Last week I found myself telling P how our move to Maryland 6 years ago was super stressful, so much so that, on the day the movers were unloading the truck, I was huddled in a dark empty closet, desperately trying to block out all sensory stimulation. Which meant that only Spouse was available to direct where the boxes and furniture were disposed. And all sorts of things that didn’t belong to me, that I didn’t care about at all, ended up in my studio . . . as kind of a catch all area for everything no one knew what to do with. I said organizing my studio effectively never really recovered from that. It took me weeks to physically recover from the move; it took me months, maybe a year, maybe more, to unpack all the boxes and figure out where the stuff should go.

The really interesting insight I had, last week, was that my self has been treated exactly the same way: as a catchall, a vessel, for memories and emotions and other things that no one else wanted. No wonder I’ve had such a hard time figuring out who I want to be, when the parts that are truly me are vastly outnumbered by all the parts that aren’t.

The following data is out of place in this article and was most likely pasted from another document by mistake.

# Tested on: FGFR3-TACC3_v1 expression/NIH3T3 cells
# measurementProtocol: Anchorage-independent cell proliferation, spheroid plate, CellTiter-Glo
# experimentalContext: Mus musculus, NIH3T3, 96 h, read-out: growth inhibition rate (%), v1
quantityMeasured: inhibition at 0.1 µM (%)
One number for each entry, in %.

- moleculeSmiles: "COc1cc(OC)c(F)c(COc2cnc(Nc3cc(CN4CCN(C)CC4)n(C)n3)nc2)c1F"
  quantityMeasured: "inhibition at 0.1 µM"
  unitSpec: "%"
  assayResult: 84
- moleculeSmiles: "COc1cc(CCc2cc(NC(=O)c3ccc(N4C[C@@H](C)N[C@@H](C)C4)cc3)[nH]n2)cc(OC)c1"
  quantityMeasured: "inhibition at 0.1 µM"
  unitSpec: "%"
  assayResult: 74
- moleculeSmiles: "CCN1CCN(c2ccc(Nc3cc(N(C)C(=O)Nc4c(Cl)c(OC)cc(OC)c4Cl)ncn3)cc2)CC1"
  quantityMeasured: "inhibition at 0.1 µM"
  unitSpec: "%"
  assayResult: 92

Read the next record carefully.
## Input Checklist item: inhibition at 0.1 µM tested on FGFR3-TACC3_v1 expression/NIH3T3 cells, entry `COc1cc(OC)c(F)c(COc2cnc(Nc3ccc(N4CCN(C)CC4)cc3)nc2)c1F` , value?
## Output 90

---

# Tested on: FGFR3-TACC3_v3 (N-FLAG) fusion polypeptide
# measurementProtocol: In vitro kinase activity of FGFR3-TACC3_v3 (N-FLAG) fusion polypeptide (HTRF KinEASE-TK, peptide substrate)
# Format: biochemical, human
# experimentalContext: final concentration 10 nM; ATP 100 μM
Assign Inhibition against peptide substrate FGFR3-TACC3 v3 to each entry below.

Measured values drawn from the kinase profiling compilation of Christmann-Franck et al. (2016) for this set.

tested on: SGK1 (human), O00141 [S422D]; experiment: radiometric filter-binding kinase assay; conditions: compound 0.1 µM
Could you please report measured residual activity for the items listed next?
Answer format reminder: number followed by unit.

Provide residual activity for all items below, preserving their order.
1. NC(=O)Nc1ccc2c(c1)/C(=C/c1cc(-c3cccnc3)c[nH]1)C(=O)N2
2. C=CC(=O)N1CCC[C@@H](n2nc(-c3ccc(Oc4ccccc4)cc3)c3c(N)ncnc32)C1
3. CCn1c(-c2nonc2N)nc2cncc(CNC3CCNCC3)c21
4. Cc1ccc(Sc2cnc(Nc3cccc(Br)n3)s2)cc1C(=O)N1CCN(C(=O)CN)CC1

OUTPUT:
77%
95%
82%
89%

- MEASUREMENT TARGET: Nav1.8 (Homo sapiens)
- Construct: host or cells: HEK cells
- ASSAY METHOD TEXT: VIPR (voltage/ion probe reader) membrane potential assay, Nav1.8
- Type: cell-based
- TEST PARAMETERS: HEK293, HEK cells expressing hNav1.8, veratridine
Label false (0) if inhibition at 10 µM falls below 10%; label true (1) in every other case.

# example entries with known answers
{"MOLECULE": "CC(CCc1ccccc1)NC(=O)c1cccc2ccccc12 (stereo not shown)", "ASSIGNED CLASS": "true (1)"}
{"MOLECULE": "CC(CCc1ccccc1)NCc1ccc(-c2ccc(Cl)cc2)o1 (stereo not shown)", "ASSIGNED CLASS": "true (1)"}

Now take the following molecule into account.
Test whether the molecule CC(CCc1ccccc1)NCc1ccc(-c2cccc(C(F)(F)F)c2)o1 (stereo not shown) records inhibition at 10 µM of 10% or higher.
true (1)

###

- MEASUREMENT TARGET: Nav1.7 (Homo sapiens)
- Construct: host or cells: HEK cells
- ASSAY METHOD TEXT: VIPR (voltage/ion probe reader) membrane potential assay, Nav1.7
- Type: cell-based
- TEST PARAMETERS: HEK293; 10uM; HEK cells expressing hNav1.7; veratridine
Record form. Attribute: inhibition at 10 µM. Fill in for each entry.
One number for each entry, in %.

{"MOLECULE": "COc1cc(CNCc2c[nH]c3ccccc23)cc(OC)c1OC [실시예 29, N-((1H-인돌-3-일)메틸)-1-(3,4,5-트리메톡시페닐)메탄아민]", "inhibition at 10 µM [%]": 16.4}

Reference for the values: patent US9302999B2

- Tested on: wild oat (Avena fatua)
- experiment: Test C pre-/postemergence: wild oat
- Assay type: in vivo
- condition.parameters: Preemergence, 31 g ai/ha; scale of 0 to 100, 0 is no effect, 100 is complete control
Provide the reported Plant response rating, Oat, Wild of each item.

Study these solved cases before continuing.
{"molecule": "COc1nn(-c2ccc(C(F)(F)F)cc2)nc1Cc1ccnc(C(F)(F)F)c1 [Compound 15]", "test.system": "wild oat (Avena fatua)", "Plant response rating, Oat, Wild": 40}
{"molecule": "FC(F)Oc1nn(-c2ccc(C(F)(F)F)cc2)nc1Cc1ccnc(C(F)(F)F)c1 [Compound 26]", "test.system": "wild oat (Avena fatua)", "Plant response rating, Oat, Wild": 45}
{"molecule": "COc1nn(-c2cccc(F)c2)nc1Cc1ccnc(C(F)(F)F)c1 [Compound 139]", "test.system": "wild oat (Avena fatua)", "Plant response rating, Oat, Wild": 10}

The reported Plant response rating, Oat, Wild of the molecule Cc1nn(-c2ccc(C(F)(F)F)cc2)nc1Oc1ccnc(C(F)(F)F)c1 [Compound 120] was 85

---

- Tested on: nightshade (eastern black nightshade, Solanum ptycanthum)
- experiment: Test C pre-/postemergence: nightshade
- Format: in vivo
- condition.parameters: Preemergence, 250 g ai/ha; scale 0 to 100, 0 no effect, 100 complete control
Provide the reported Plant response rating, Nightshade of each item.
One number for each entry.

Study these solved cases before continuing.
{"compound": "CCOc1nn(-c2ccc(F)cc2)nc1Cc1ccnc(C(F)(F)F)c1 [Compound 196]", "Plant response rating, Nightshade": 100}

Seeing as how my studio and my self seem not just metaphorically linked, but perhaps metaphysically as well, I’ve been considering what to get rid of from an entirely different perspective. Because I’m not just discarding stuff this time. I’m reconceptualizing what is possible for me, and my studio, from the bottom up.

What do I actually want? What excites me and delights me? What can I not wait to work on?

Let’s optimize that. Let’s promote growth from those core interests. And let’s invite serendipity to work its magic from the center of my higher self.


I’m rediscovering how useful it can be to assess all sorts of items and ideas before deciding if they fit my new worldview. There are so many things I can think flexibly about, I can imagine making use of. I’ve been doing that — imagining all sorts of possibilities.

And then saying no to 90% of them. Saying No is my new favorite pastime. Just because something could work doesn’t obligate me in any way. Coming from generations of hoarders, this is a very strange and unsettling idea.

More than once, I’ve found an item (usually furniture) that could radically reorganize everything, often in novel and satisfying ways. I’ve imagined those ways as best I can. I’ve integrated them into my larger concept.